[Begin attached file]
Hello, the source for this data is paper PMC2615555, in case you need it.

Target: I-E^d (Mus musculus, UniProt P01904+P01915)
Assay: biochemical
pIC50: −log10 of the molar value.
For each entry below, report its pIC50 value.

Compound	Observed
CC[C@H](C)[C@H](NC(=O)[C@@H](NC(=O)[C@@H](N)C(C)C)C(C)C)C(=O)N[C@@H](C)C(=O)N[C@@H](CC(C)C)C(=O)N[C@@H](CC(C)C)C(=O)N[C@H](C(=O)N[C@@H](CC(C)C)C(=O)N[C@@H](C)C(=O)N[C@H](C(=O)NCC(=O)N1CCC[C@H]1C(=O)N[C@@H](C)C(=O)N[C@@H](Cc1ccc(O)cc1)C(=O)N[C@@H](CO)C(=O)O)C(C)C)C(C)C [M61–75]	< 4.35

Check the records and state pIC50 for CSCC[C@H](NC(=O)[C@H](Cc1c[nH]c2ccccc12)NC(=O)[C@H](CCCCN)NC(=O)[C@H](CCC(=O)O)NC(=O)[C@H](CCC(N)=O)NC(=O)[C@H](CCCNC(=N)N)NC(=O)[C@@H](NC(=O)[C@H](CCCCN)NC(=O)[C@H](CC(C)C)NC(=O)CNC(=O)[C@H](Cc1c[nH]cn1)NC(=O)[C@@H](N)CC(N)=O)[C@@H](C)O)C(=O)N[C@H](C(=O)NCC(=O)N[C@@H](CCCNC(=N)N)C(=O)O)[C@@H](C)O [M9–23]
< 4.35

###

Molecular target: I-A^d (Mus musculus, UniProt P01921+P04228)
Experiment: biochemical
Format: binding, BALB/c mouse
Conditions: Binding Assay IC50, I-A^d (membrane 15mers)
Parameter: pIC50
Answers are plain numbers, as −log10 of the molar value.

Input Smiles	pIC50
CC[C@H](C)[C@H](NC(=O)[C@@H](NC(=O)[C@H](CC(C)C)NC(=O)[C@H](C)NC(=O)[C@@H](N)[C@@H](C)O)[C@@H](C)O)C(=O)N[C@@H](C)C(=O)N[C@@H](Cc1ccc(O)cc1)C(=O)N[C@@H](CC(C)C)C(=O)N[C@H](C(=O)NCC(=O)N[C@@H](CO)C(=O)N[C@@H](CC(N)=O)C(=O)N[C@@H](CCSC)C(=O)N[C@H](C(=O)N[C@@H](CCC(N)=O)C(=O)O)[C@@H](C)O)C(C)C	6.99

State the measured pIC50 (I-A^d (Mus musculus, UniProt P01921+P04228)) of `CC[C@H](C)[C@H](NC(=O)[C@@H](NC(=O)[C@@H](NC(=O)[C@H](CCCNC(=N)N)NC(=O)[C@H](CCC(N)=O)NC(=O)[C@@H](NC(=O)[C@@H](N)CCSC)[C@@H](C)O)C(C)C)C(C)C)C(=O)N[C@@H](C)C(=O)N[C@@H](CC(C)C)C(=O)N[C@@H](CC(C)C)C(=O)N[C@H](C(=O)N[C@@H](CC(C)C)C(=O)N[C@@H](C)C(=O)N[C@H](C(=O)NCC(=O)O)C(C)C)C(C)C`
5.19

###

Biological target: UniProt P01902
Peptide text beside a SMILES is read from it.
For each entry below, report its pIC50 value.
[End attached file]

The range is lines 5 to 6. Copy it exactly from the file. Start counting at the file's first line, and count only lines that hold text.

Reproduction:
For each entry below, report its pIC50 value.

Compound	Observed